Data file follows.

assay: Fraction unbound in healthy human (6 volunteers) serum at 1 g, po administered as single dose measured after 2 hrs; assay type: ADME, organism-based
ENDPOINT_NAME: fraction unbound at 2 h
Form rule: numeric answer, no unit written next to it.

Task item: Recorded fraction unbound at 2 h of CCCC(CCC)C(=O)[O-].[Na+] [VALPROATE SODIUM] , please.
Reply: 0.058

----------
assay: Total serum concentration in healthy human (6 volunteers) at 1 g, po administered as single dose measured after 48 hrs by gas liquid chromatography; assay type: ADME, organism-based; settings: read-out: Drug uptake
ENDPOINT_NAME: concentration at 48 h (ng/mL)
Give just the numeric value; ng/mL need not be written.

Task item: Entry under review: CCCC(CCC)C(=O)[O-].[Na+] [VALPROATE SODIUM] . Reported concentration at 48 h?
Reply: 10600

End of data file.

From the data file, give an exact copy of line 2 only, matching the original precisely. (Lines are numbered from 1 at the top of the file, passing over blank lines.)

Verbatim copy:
ENDPOINT_NAME: fraction unbound at 2 h